Using cryo-electron microscopy (cryo-EM), which allows an unprecedented level of resolution, Biosciences researchers compared the structure of photosystem I in the moss Physcomitrella patens (a JGI Flagship Genome) with its structure in the small flowering land plant Arabidopsis thaliana, and in the green alga Chlamydomonas reinhardtii. Because moss evolved after algae but before vascular land plants, such comparisons can shed light on how plants evolved to move from the ocean to land.
The team found that in this moss the structure of this complex of several proteins—known as the “electron hub” for its role in photosynthetic electron transport—differs from that in other types of plants, such as algae and grass. Masakazu Iwai, a research scientist Molecular Biophysics and Integrated Bioimaging (MBIB), was co-first author on the study, published in the journal Nature Plants.
Patricia Grob, a research specialist in Eva Nogales’s lab in MBIB and co-first author, performed cryo-EM analysis and image processing. Cryo-EM allows researchers to get high-resolution images of the structure of the protein without having to crystallize or stain the sample.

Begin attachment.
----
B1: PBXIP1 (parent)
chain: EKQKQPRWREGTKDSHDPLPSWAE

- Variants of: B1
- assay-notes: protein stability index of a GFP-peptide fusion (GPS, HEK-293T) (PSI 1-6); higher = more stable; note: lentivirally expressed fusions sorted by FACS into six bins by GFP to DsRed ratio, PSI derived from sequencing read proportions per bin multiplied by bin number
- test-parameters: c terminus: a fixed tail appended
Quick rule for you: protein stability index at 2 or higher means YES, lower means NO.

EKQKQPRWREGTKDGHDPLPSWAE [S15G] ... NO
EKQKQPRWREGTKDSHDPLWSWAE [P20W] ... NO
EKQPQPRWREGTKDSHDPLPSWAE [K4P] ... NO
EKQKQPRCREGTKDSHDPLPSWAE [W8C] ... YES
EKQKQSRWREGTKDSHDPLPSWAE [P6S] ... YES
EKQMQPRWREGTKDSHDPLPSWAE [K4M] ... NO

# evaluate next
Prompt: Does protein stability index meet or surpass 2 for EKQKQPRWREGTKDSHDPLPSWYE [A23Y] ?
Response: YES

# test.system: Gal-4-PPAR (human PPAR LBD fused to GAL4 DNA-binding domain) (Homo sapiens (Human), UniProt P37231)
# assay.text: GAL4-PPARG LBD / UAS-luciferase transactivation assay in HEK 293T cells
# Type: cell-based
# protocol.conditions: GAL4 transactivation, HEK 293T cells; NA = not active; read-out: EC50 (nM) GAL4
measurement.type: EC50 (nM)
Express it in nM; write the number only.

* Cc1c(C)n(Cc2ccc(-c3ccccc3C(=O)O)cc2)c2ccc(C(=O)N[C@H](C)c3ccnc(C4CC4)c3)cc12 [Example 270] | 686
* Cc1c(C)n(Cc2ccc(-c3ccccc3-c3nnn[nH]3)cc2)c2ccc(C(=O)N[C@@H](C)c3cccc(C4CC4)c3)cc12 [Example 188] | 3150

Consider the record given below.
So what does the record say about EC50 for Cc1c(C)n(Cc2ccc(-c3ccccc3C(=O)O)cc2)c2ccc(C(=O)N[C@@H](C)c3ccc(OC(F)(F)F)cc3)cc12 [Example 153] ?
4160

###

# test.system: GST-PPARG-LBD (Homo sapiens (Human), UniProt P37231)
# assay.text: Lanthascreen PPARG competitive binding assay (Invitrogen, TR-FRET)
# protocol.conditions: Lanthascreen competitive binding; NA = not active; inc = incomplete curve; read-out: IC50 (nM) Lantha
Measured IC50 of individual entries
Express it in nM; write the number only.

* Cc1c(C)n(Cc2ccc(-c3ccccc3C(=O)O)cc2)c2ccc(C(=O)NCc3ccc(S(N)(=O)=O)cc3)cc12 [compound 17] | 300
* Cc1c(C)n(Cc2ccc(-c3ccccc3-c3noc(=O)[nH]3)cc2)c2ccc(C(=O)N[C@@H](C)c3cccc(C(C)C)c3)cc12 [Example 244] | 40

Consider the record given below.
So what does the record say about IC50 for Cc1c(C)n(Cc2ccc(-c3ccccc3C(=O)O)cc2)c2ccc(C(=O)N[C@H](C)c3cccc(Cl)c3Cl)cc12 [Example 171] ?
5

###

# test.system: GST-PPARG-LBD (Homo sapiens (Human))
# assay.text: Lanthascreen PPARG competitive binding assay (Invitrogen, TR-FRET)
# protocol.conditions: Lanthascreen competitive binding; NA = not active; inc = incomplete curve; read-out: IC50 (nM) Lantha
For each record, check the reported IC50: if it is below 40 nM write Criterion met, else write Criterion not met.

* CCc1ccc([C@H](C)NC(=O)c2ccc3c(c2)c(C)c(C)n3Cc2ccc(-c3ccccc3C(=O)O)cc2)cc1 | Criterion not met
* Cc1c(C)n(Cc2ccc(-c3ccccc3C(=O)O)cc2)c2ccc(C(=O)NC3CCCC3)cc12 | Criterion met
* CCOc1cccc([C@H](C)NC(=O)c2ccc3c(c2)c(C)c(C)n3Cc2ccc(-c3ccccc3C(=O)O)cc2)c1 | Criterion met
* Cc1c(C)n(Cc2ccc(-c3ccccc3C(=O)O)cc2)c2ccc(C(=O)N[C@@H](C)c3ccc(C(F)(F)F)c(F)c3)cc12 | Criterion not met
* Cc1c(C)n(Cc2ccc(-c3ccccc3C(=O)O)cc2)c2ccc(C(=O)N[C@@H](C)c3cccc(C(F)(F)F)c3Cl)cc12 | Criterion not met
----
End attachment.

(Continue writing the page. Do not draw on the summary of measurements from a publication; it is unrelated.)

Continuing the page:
Improved understanding of how nature performs photosynthesis, which is responsible for nearly all of the primary production of biomass on the planet, can help scientists develop artificial photosynthesis, a scheme for producing fuel from sunlight, water, and carbon dioxide.
Krishna Niyogi, a faculty scientist in MBIB, and Nogales, a senior faculty scientist in MBIB, were senior authors on the study.
Read more in the Berkeley Lab News Center press release.